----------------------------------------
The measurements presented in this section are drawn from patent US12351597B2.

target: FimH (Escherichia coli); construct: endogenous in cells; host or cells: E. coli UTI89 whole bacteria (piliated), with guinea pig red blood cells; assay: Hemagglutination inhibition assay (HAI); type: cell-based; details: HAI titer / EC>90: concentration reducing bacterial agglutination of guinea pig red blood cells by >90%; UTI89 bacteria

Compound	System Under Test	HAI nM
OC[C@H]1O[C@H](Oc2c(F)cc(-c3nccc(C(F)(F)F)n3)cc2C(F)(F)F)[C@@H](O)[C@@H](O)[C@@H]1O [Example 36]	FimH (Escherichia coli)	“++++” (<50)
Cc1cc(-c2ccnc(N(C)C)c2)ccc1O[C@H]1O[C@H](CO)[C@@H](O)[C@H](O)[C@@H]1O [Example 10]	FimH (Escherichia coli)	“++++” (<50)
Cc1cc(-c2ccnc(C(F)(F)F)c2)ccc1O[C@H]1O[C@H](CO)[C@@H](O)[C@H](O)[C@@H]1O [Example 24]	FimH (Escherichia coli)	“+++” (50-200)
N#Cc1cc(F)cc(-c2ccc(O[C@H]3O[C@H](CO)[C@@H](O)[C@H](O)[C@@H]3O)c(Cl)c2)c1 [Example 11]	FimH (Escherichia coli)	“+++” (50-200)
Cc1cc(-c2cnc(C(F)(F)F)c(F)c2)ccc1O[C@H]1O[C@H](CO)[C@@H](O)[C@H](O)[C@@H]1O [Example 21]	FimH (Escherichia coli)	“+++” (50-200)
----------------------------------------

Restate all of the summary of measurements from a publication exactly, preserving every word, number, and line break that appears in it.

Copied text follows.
The measurements presented in this section are drawn from patent US12351597B2.

target: FimH (Escherichia coli); construct: endogenous in cells; host or cells: E. coli UTI89 whole bacteria (piliated), with guinea pig red blood cells; assay: Hemagglutination inhibition assay (HAI); type: cell-based; details: HAI titer / EC>90: concentration reducing bacterial agglutination of guinea pig red blood cells by >90%; UTI89 bacteria

Compound	System Under Test	HAI nM
OC[C@H]1O[C@H](Oc2c(F)cc(-c3nccc(C(F)(F)F)n3)cc2C(F)(F)F)[C@@H](O)[C@@H](O)[C@@H]1O [Example 36]	FimH (Escherichia coli)	“++++” (<50)
Cc1cc(-c2ccnc(N(C)C)c2)ccc1O[C@H]1O[C@H](CO)[C@@H](O)[C@H](O)[C@@H]1O [Example 10]	FimH (Escherichia coli)	“++++” (<50)
Cc1cc(-c2ccnc(C(F)(F)F)c2)ccc1O[C@H]1O[C@H](CO)[C@@H](O)[C@H](O)[C@@H]1O [Example 24]	FimH (Escherichia coli)	“+++” (50-200)
N#Cc1cc(F)cc(-c2ccc(O[C@H]3O[C@H](CO)[C@@H](O)[C@H](O)[C@@H]3O)c(Cl)c2)c1 [Example 11]	FimH (Escherichia coli)	“+++” (50-200)
Cc1cc(-c2cnc(C(F)(F)F)c(F)c2)ccc1O[C@H]1O[C@H](CO)[C@@H](O)[C@H](O)[C@@H]1O [Example 21]	FimH (Escherichia coli)	“+++” (50-200)